The following tables show the results of tests run with various fuels, the compositions of which are indicated. All percentages in the following tables and in the attached claims are by volume except that percentages of 2,2-dinitropropane are by weight.

TABLE I M 00021 49 engine Fuel Formula R. P. M

37.5% Nitromethane 37.5% Methanol 10, 500 25% Castor Oil 32.2? ls itzgmetlhane .5 1 e ano 25% oastor on 2% 2,2-Dinitropropan g; llzalitzgmetlhane.

e ano 25% castor on 1% 2,2-Dinitr0propane TABLE II Dooling 60 engine Fuel Formula R. P. M

TABLE III Dooling 60 engine Fuel Formula I R. P. M.

30% Nitromethaue. 43% Methanol. 25% Castor Oil 2% 2,2-Diuitropropanc 4 ueuureS or formulae shown therein, all obvious equivalents being considered within the scope of my invention as disclosed in the specification and attached claims.

Now having disclosed my invention, what I claim is:

1. A fuel containing a base consisting of methanol and a mononitroparafiine containing from one to three carbon atoms per molecule, the said fuel further containing 2,2-dinitropropane in an amount sufficient to act as an ignition promoter.

2. A mononitromethane-methanol base fuel containing 2,2-clinitropropane in an amount sufficient to act as an ignition promoter.

3. A fuel containing a base consisting of methanol and a mononitroparaffin containing from one to three carbon atoms per molecule, the said fuel further containing from 0.25% to 2.0% 2,2- dinitropropane.

4. A mononitromethane-methanol base fuel containing from 0.25% to 2.0% 2,2-dinitropropane.

5. A mononitroethane-methanol base fuel containing from 0.25% to 2.0% 2,2-dinitropropane.

6. A mononitropropane-methano1 base fuel containing from 0.25% to 2.0% 2,2-dinitropropane.

7. A mononitromethane-methanol base fuel containing 1% 2,2-dinitropropane.

8. A model engine fuel which comprises from 10% to 94% methanol, 5% to 45% mononitromethane, 15% to 30% castor oil, and 0.25% to 2.0% 2,2-dinitropropane.

9. A model engine fuel which comprises from 35% to 45% methanol, 30% to 40% mononitromethane, 15% to 30% castor oil, 0.25% to 2.0% 2,2-dinitropropane.

10. A model engine fuel which comprises 37.5% mononitromethane, 36.5% methanol, 25% castor oil, and 1.0% 2,2-dinitropropane.

11. A model engine fuel which comprises 30% mononitromethane, 43% methanol, 25% castor oil, and 2% 2,2-dinitropropane.

JOHN W. BRODHACKER.

References Cited in the file of this patent UNITED STATES PATENTS Number Name Date 1,495,094 Morgan May 20, 1924 1,572,750 Morgan Feb. 9, 1926 2,387,403 McCracken Oct. 23, 1945 2,433,943 Zwicky Jan. 6. 1948 2,584,803 Hannum Feb. 5, 1952 OTHER REFERENCES Klein: Fuels for Jets" in S. A. E. Journal, December 1947, pps. 22-28.

Patent Citations
Cited PatentFiling datePublication dateApplicantTitle
US1495094 *Apr 13, 1923May 20, 1924Morgan Benjamin HowellFuel for internal-combustion engines
US1572750 *Apr 4, 1925Feb 9, 1926Morgan Benjamin HowellFuel for internal-combustion engines
US2387403 *Dec 17, 1943Oct 23, 1945Socony Vacuum Oil Co IncDiesel fuel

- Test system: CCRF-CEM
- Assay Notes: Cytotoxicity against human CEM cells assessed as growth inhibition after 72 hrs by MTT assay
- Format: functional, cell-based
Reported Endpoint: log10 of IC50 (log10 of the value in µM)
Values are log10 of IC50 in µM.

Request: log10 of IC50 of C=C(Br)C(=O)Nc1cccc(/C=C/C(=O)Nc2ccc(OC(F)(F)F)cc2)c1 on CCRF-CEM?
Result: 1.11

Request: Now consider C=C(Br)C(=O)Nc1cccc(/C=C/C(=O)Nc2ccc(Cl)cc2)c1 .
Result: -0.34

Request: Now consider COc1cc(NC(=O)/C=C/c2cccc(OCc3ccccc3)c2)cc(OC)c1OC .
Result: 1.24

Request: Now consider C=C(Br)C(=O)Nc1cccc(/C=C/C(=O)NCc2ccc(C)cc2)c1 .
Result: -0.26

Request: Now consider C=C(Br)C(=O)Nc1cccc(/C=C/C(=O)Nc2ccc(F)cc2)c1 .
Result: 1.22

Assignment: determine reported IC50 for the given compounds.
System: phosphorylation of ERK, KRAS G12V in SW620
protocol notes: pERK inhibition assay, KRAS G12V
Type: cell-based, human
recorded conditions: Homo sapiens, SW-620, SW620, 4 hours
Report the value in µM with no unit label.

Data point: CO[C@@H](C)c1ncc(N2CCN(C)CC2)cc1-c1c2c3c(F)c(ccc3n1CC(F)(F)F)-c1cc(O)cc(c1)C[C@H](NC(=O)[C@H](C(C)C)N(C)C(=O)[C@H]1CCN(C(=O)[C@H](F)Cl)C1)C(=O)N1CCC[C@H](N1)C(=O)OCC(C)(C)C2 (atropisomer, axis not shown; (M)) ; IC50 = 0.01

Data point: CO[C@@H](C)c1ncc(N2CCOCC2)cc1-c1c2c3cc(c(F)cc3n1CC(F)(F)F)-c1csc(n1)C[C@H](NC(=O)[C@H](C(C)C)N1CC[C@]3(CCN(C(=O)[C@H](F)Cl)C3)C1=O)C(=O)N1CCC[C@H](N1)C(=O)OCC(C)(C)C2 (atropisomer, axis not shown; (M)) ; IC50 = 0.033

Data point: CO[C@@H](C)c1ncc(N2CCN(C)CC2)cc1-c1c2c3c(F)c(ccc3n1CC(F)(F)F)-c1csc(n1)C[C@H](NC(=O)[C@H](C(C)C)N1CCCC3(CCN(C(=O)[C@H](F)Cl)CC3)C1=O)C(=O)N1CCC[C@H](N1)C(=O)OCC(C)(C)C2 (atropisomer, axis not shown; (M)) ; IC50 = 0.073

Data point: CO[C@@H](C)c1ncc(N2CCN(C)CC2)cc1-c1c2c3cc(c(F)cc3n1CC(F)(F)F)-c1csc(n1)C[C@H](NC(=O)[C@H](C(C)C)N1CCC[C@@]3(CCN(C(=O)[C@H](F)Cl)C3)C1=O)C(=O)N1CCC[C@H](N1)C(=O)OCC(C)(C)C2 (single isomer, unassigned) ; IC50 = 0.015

US2433943 *Mar 11, 1944Jan 6, 1948Aerojet Engineering CorpOperation of jet propulsion motors with nitroparaffin
US2584803 *Aug 7, 1946Feb 5, 1952Borg WarnerMono-fuel
Referenced by
Citing PatentFiling datePublication dateApplicantTitle
US2764477 *Sep 8, 1954Sep 25, 1956Ethyl CorpMotor fuel
US2785662 *Apr 6, 1953Mar 19, 1957Leonard D BoyceCompositions and methods for removing deposits
US2931775 *Dec 16, 1954Apr 5, 1960Sun Oil CoInternal combustion engine lubricant
US3288867 *Feb 17, 1965Nov 29, 1966Commercial Solvents CorpStable nitromethane composition
US3807972 *Jun 1, 1971Apr 30, 1974J MillerMaterial and method for enhancing combustion
US3900297 *Sep 29, 1972Aug 19, 1975James MichaelsFuel for engines
US4081252 *Jun 16, 1976Mar 28, 1978Hans OsborgMethod of improving combustion of fuels and fuel compositions
US4197081 *Mar 26, 1979Apr 8, 1980Hans OsborgAmine-borane hydrogen carrier
US4201553 *Mar 8, 1978May 6, 1980Hans OsborgMethod of improving combustion of fuels and novel fuel compositions
US4319058 *Oct 10, 1980Mar 9, 1982Uop Inc.Process for the separation of ethanol from water
US4330304 *May 13, 1981May 18, 1982Gorman Jeremy WFuel additive
US4455151 *Oct 25, 1982Jun 19, 1984Ashmore James MVapor injection fuel composition
US4541837 *Nov 17, 1980Sep 17, 1985Aeci LimitedFuels
US6319294 *Jul 28, 2000Nov 20, 2001Magnum Environmental Technologies, Inc.Fuel additive formulation and method of using same
US7491249 *Jul 27, 2001Feb 17, 2009Mazoil Technologies, Ltd.Nitroparaffin of nitromethane, nitroethane, and/or nitropropane; and ester oil, solubilizer, and/or toluene
EP2275519A2Jul 27, 2001Jan 19, 2011Mazoil Technologies LimitedImproved fuel additive formulation and method of using same
WO2002010316A1 *Jul 27, 2001Feb 7, 2002Magnum Environmental TechnologImproved fuel additive formulation and method of using same
Classifications
U.S. Classification149/90, 44/414
International ClassificationC10L1/00
Cooperative ClassificationC10L1/00
European ClassificationC10L1/00